This is a post in progress...
My wonderful Mom has passed away. The last weeks of her life taught me how vital it is for EVERYONE to have a practice of self-soothing -- prayer/meditation/deep breathing. Whatever works, this life skill is essential. Learn it early. Practice it often.
More on all that later...
The loss of Mom is a lot to process. And there's still all the administrative tasks to deal with. I am taking things slowly. "Apply oxygen mask (self-care tools) to yourself before assisting others," remains in effect.
For now, I'm remembering the great life she lived:
a 62-year loving marriage with Dad;
travel and adventures from the late 1930s to her last Europe visit (a month long trip in 2013 -- when she and Dad were in their 80s!).
She compiled 40 photograph albums from the 1950s-2020s. These are vintage time capsules of Europe, Hawaii and several states in the US.
She was an artist, and the best mom ever.
Dad passed away suddenly two years ago. His departure put mom and me on a journey. It was a desert we
crossed together. Sometimes the conditions were harsh, but thanks to planning and
resources — we got to see some beauty in crossing too. Now we are each at our own
version of the oasis at the end. Relief. Reflection. Remembrances. Rest.
Even though Mom was in her late 90s -- and had survived bouts of pneumonia starting back in May -- it was a struggle to get her on hospice in the last months of her life. I'm still deconstructing what went wrong. She suffered in the last few weeks -- and I think that was preventable. I'll be sharing more of the experience in this post. Hopefully other families can learn from the lessons we learned the hard way.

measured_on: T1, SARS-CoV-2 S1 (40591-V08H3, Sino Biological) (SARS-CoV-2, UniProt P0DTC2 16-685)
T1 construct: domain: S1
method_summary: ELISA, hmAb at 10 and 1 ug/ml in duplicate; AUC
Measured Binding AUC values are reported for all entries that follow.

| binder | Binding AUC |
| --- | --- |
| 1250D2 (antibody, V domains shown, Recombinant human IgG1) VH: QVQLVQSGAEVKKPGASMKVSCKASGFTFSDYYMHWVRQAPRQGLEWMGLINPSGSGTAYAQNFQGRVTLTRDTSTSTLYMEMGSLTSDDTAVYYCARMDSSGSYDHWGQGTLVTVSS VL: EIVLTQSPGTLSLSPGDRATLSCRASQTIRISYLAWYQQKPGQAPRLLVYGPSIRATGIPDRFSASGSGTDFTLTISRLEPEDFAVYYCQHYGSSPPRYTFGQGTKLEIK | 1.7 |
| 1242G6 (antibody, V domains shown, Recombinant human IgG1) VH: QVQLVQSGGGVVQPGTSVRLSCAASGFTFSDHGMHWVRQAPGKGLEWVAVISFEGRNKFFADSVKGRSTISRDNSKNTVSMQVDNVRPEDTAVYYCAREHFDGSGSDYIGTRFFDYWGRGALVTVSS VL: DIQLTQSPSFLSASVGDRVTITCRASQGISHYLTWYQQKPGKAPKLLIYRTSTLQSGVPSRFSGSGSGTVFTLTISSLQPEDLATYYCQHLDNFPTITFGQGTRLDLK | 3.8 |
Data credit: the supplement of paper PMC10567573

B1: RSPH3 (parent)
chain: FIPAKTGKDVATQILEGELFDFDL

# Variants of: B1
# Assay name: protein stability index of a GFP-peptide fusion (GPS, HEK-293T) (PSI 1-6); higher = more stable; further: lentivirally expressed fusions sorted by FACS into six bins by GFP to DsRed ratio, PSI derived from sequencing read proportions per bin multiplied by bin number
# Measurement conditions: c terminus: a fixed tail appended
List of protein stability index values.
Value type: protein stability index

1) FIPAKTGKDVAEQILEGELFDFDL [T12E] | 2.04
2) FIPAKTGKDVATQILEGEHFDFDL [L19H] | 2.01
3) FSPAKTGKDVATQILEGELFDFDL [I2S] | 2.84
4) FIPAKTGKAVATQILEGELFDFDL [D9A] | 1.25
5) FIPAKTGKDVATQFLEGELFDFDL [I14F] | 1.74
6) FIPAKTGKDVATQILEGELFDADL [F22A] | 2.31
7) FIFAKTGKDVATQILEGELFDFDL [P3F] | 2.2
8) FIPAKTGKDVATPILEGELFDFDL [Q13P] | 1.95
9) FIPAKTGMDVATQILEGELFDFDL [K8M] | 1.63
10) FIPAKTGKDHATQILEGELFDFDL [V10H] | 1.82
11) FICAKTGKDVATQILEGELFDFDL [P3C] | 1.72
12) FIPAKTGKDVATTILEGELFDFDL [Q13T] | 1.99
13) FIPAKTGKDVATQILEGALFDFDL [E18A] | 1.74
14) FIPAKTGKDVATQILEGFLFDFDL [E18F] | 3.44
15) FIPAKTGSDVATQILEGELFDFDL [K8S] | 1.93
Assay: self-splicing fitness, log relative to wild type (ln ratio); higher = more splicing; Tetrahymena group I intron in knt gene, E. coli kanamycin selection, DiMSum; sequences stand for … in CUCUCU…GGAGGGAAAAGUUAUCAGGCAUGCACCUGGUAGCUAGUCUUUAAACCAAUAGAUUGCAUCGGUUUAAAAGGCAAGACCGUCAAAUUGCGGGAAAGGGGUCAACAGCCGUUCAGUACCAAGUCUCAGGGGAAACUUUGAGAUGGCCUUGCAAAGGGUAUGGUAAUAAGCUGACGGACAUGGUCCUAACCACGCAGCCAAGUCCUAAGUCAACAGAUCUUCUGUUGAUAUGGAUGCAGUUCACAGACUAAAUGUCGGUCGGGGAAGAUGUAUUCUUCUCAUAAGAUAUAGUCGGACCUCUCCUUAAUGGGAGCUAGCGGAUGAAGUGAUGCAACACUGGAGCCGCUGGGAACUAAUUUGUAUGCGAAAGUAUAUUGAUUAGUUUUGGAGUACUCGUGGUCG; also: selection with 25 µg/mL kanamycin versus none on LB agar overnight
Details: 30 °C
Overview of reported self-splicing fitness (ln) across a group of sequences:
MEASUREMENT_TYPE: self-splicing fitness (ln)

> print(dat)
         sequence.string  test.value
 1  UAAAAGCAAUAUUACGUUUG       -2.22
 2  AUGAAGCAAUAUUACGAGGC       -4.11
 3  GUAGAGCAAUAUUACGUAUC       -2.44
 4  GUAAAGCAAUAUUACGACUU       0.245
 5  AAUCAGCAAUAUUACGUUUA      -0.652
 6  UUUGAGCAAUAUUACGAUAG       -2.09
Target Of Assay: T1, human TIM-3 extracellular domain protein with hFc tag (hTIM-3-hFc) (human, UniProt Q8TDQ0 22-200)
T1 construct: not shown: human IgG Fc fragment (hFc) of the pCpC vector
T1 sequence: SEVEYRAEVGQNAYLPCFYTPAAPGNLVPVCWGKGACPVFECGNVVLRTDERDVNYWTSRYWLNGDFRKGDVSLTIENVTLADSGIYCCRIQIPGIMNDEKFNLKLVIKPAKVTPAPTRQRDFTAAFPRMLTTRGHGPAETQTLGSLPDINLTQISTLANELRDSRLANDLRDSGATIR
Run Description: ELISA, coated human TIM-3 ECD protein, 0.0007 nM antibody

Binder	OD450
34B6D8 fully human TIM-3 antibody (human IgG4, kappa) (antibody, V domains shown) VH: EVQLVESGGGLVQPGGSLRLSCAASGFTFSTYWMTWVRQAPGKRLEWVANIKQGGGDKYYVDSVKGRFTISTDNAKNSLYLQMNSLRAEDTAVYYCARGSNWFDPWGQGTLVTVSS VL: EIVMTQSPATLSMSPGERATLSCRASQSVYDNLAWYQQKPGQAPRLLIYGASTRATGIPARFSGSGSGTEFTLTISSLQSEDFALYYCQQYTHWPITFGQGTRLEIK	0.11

Everyone deserves the peace, safety and comfort we all expect from hospice. No one should have to fight for it.
12.1.23 segment from Amanpour and Co. on the grinding costs of elder care. It references important NY Times “Dying Broke” series (https://www.nytimes.com/series/dying-broke). There are no easy answers on how to afford elder care — short or long term. It's a universal problem. This segment discusses the average costs of $10k/mo for assisted living -- which means 6 figures a year! Aging at home with Private care is even more. Spending down all assets is often inevitable if many years of constant care are required. If elders are expecting kids/family members to take them in and provide full-time caregiving -- be aware of the emotional and financial impact. Have the hard conversations early and often.
This next video is 2 years old, but the challenges are still the same. "The Retirement Gamble" from Frontline